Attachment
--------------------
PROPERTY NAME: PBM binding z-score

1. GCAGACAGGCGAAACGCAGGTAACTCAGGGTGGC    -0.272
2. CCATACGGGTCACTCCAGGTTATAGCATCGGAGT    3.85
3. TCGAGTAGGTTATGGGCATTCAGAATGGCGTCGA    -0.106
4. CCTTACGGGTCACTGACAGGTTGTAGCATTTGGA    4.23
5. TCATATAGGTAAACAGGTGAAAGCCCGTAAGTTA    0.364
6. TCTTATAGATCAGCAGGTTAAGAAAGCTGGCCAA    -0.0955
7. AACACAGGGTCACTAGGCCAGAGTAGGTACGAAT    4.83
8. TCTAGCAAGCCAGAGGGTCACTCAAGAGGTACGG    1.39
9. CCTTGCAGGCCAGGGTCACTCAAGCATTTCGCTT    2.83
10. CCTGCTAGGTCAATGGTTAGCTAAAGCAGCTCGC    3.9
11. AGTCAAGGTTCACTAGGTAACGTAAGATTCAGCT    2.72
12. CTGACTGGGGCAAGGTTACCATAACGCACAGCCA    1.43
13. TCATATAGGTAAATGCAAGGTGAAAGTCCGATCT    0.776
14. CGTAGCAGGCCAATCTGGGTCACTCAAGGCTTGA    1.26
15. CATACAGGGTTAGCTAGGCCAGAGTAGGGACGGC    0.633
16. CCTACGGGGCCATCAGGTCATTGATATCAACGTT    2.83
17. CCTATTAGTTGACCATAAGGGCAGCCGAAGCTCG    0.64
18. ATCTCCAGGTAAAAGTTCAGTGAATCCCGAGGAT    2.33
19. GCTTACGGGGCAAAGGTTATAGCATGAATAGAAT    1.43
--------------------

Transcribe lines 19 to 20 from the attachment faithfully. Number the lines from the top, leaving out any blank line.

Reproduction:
18. ATCTCCAGGTAAAAGTTCAGTGAATCCCGAGGAT    2.33
19. GCTTACGGGGCAAAGGTTATAGCATGAATAGAAT    1.43